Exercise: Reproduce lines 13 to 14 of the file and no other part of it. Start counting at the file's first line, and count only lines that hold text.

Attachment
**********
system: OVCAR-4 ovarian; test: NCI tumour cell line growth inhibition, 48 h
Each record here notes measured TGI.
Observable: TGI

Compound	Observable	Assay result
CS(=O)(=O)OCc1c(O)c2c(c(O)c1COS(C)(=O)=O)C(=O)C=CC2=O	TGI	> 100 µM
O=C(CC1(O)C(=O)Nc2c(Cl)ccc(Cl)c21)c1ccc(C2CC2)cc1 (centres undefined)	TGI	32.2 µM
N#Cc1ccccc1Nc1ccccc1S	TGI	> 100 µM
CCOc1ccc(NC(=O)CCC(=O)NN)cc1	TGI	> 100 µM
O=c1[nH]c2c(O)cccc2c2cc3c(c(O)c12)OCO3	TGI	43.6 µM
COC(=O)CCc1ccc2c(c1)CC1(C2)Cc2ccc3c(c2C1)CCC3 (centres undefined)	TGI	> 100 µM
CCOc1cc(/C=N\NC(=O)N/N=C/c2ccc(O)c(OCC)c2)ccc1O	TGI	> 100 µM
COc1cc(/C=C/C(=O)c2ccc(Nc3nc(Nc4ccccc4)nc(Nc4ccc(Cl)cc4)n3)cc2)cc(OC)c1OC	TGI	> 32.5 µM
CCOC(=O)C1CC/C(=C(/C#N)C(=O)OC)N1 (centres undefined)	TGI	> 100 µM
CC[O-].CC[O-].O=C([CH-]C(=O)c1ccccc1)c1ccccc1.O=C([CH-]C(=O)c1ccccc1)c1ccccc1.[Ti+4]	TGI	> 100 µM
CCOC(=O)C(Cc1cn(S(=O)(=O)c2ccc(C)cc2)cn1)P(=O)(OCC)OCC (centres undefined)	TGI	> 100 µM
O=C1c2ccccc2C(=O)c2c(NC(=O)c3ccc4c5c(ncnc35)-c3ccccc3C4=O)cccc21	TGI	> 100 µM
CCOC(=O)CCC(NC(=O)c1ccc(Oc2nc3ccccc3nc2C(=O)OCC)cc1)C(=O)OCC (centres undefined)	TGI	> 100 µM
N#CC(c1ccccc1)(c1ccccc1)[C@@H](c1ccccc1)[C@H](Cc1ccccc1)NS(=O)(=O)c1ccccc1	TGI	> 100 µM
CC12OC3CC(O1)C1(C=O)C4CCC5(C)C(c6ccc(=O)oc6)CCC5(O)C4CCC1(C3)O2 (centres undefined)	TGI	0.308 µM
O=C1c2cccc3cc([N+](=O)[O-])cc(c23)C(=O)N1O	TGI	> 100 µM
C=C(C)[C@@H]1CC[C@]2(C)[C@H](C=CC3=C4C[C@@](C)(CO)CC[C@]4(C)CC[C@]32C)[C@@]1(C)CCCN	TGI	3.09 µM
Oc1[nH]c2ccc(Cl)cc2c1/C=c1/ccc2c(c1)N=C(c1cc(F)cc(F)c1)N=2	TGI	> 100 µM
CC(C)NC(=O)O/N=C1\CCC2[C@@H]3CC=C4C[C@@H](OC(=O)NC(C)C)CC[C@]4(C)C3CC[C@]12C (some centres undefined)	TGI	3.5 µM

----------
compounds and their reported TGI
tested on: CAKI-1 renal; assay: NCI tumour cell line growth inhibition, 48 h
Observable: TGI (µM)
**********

CCOC(=O)C1CC/C(=C(/C#N)C(=O)OC)N1 (centres undefined)	TGI	> 100 µM
CC[O-].CC[O-].O=C([CH-]C(=O)c1ccccc1)c1ccccc1.O=C([CH-]C(=O)c1ccccc1)c1ccccc1.[Ti+4]	TGI	> 100 µM